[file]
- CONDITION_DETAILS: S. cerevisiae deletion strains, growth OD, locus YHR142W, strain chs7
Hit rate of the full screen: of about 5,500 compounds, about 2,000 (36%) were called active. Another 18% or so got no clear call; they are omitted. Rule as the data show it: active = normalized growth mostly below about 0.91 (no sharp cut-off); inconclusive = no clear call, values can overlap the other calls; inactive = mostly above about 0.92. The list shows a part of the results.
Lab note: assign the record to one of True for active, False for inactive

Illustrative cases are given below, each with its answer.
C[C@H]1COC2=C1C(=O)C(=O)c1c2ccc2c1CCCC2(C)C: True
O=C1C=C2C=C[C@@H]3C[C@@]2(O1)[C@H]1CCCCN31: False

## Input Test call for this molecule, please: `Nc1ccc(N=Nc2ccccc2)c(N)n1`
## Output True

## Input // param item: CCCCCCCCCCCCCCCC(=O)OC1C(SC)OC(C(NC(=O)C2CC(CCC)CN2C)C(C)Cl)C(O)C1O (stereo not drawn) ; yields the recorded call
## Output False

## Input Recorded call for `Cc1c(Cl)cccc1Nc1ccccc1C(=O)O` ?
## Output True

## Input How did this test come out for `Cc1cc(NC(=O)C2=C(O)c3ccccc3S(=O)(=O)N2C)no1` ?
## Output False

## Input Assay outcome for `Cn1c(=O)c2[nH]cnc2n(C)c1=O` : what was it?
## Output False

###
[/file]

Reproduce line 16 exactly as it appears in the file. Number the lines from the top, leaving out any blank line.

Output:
## Output False